Now, don’t get me wrong.  I love Italian and French food and I recognize that a lot of time and effort goes into properly making foie gras and there’s a lot of subtlety to the flavor of Bouillabaisse – not to mention the long and storied histories associated with the national cuisines of Europe.  To my mind, however, no country on Earth can rival China for its commitment and obsession with its own food.  

First, in terms of preparation, many dishes you’ll be compelled by your Chinese friends and colleagues to order and sample in any run-of-the-mill street side restaurant have probably taken quite some time to prepare, no matter the budget or “class” of the restaurant you’re eating in.  For instance, there are 1,000 year old eggs, which aren’t really 1,000 years old, just three-months, preserved in a mixture of lime, salt, ash and tea.  There’s also Buddha Jumps Over the Wall, which takes two days to prepare and can contain upwards of 30 ingredients.  Myths and legends surround the origins of the complicated recipes for dishes like Beggar’s Chicken and Pockmarked Grandma’s Tofu.  These dishes are quite common.  For more info check out this post from The Spruce.      

Next, in terms of subtlety of flavor, I believe that every Chinese person has a palette as discerning as any leading Western food critic.  Have a meal with Chinese people and 60% of the conversation will be about the food – the spices used, the texture of the meat or vegetables, whether it’s too hot or cold, its presentation, comparing the local version of a dish with the way it’s prepared in their hometown.  Chinese like talking about food so much that they have an extended vocabulary for the topic.  The Chinese word 麻 má refers to the numbing sensation elicited when cooking with Sichuan peppercorn, and is a flavor term as vital in the language as the equivalents for spicy, salty, sweet, sour and bitter.  

There’s also a religious and spiritual component to the preparation of Chinese food.  Not only must the flavors mentioned above be balanced, even in stereotypically piping hot cuisines like those of Sichuan and Hunan, but there has to be a balance in the spiritual forces associated with each ingredient, whether it’s hot (imbued with the male element Yang) or cold (the female element Yin).  There’s a Chinese saying which goes  民以食为天 – min yi shi wei tian – and which roughly translates as “for the people, food is heaven.”  This is not only a reflection of China’s perennial problem with mass starvation in its history but also of the spiritual value its people place in food.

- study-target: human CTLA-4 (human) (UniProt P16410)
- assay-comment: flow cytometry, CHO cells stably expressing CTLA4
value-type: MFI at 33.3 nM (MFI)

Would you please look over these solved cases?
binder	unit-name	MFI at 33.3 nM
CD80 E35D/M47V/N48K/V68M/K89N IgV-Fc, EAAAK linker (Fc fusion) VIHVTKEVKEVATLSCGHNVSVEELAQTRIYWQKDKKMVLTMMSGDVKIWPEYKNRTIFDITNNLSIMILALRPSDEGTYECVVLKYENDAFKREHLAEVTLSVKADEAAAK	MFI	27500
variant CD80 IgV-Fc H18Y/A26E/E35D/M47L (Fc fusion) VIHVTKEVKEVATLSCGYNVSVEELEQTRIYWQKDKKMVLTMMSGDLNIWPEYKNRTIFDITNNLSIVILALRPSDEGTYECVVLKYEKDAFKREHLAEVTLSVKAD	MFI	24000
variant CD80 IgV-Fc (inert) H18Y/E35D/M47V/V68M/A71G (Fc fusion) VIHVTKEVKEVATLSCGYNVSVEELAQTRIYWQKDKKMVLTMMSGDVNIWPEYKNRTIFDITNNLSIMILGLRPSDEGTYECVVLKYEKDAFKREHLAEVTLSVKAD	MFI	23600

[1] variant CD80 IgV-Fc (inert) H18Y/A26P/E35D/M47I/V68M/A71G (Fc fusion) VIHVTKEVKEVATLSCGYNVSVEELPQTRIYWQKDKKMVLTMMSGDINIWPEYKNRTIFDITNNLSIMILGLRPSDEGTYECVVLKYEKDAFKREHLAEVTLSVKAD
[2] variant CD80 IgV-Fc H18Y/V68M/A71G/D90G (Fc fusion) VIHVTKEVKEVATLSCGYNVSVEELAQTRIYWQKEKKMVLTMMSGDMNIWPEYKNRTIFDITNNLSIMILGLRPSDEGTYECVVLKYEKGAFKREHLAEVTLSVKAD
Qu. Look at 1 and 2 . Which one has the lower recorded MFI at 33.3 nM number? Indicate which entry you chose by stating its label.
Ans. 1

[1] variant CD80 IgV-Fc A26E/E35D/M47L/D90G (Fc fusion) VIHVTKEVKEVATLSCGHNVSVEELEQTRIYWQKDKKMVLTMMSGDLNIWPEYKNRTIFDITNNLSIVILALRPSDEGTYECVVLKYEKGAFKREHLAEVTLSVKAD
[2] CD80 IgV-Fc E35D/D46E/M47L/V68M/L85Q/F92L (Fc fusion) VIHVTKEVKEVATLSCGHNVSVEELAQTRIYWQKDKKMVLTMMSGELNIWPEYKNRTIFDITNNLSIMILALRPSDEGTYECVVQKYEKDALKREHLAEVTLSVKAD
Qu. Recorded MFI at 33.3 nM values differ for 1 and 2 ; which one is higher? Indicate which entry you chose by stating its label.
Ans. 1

There’s something highly “civilized” not only in the complexity of Chinese food itself, but also in the way it is traditionally eaten and enjoyed.  China is stereotypically communal and this is evident at mealtimes when the practice is most often to share from large platters, circulated easily from person to person using a spinning glass platform, dabbing at the food with your chopsticks, depositing the morsels into your comparatively tiny bowl.  The individual bowl or plate is of lesser importance than the group, the large communal plates.  To me, there is something immediately more endearing about this practice than the Western custom of hoarding your own food on your own massive plate and where if you want to sample someone else’s food you have to tentatively ask permission.  In China, decisions on what to order are made as a group with consideration for every individual’s needs.  



2. Public Transit

This one is a no-brainer and is often included on lists of the virtues of China’s modern system.  Sure, France has the TGV and South Korea and Japan have excellent metro systems and trains – but China has the longest line, the 1,428 mile Beijing to Guangzhou high speed rail, as well as the world’s first magnetic levitation line, the Shanghai maglev.  For a massive developing country like China, this is an impressive achievement – especially considering the number 1 economy in the world and a country of similar size, the United States, hasn’t been able to muster the ability to achieve something similar.  

And this isn’t just considering long-distance trains, China’s urban metros and bus systems are also incredibly cheap and convenient to use.  Hong Kong’s MTR was profiled in The Atlantic, as a model of public transit management.  Chinese cities are also typically more bike and pedestrian friendly than their American counterparts.  Many cities are currently experimenting with new bike-share schemes on top of the rentable public bicycles already largely available.  This is down to China’s relatively low rates of car ownership proportionate to its huge population.  While that remains the case (car ownership is increasing rapidly and many Chinese people don’t seem to appreciate what they have enough) I think there is something more civilized in China’s more environmentally friendly and communitarian approach to transportation.